The Senior Living Industry Is Looking for a Few Good Young People

Today, the senior living industry is not on most young people’s radar as a potential career track or even as a starter job—but it should be. Senior housing is an industry that is growing rapidly in need, scale, and employment opportunities, and it will continue to do so over the next several decades as the U.S. population ages.

These are not the stereotypical “old folks’ homes” of yesteryear. The greatest growth is taking place in retirement and assisted living communities. These are thriving, active, lively places of business that are also fun, rewarding places to work. To be successful, these communities require a broad range of skills in full- and part-time positions, and not just nursing and care coordinators.

Here are three entry-level opportunities to consider:

  1. Work in the kitchen. Explore meal prep or on-site dining rooms and café in a wait staff position for the three meals and additional snacks made available to residents each day. This can involve helping to prepare meals and serving. What a great way to get your foot in the door for the teen who might be interested in a culinary career!
  2. Help with senior activities. If a young person has high energy and some experience in crafts or the performing arts, what could be more satisfying than helping seniors have some fun and tap into their artistic side? Senior living communities have a daily, weekly and monthly activities calendar. The program includes various types of activities that volunteers or staff may assist with such as: painting, exercise, games, singing, dancing, trivia, and outings to museums, parks, galleries and the Arts.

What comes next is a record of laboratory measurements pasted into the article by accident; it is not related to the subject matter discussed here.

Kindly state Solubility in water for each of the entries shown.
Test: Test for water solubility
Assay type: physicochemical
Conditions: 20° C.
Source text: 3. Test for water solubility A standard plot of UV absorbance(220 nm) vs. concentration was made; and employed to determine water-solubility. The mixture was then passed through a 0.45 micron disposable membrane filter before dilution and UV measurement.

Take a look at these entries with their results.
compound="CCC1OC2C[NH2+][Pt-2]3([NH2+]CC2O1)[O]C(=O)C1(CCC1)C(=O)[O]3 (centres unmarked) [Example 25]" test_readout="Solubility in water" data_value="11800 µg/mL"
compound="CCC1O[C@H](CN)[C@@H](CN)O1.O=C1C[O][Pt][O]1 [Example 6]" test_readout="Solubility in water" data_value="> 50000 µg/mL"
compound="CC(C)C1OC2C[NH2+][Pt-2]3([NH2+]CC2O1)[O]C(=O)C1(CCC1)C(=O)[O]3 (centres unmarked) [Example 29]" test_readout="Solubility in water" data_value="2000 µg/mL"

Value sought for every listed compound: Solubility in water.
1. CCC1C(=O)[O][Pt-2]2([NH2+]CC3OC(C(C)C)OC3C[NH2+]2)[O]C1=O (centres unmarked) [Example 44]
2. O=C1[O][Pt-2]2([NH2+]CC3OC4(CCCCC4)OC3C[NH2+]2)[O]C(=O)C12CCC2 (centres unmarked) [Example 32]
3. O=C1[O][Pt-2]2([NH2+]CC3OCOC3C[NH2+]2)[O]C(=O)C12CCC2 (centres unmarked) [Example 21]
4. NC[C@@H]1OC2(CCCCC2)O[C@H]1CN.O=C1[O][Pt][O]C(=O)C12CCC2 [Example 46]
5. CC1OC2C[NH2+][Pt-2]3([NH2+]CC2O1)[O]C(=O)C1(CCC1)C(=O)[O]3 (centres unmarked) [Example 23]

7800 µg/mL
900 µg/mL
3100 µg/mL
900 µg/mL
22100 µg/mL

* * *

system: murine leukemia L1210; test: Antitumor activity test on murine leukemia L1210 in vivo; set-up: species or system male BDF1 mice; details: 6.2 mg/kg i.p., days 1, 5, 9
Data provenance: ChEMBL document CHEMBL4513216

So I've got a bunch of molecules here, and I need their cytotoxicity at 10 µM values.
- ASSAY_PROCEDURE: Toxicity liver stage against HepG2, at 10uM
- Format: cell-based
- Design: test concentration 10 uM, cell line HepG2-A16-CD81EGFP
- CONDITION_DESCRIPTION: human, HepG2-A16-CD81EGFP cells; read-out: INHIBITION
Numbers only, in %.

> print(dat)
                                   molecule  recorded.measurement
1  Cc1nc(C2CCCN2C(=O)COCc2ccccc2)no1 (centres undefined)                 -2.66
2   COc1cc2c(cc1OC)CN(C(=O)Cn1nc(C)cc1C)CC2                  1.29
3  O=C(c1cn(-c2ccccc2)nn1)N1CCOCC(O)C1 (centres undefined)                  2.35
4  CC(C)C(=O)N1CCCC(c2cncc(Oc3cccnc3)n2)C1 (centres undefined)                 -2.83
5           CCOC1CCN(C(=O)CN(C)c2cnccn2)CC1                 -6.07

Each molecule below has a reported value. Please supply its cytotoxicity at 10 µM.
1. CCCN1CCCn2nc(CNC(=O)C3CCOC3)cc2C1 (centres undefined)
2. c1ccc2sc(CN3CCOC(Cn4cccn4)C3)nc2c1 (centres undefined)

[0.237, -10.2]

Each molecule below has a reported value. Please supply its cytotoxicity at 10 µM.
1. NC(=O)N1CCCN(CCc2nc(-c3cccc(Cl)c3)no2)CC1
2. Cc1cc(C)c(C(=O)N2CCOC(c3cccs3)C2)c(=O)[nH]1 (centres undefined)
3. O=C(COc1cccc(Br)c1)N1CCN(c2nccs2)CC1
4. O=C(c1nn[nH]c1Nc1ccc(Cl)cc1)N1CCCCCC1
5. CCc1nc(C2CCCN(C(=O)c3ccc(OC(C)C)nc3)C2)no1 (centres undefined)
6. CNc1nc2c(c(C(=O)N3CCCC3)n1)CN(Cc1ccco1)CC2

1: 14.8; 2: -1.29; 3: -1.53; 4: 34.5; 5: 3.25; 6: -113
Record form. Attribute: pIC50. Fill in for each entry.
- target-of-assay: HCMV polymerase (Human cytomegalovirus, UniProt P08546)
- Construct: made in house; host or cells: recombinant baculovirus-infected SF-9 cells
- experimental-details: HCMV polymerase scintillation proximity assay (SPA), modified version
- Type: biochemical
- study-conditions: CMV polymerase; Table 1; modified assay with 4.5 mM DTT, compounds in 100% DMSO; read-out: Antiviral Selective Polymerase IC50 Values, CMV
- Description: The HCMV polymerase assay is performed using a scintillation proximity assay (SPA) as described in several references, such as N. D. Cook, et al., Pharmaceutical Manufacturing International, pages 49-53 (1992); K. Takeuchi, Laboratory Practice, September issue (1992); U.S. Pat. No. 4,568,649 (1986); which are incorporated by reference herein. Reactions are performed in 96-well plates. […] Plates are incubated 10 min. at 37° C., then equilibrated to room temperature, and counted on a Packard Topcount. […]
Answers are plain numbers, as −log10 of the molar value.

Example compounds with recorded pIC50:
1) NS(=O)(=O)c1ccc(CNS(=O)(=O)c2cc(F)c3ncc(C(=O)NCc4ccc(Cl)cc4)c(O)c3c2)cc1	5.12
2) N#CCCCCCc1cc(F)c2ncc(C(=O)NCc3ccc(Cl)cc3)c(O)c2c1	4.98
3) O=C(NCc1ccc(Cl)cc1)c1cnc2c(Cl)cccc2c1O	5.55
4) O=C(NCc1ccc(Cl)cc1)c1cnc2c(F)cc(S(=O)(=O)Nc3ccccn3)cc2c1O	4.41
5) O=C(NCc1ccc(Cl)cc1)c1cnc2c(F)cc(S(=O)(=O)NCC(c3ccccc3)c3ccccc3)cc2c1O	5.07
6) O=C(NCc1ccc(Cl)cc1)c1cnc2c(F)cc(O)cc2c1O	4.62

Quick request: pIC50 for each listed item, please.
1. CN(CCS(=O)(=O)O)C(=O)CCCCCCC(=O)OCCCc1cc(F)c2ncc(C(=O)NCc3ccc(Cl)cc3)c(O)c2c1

3. Night-time concierge. Answer phones and resident inquiries. While a night-time position requires less experience than its day-time counterpart, it still provides an opportunity to visit with residents, greet guests, and get involved with customer service. It might lack glamour, but this is a responsible position and can provide solid work experience for a young person’s resume.

For the right person, the industry offers strong wages, top-notch benefits, a warm, supportive working atmosphere, and consistently high levels of job satisfaction. Young people bring their own unique brand of good medicine to residents who feed off of youthful enthusiasm and energy and enjoy hearing modern-day, coming-of-age stories just as they enjoy relating their own remembrances and dispensing nuggets of advice.

So to teenagers who may be interested, go visit your grandmother’s assisted living community or an older family friend. Look around. Talk to employees. And if you can see yourself working with interesting people who appreciate your youthful enthusiasm and energy then by all means, go fill out a job application. Your decision could have a tremendous impact on someone’s life—and not just your own.

 

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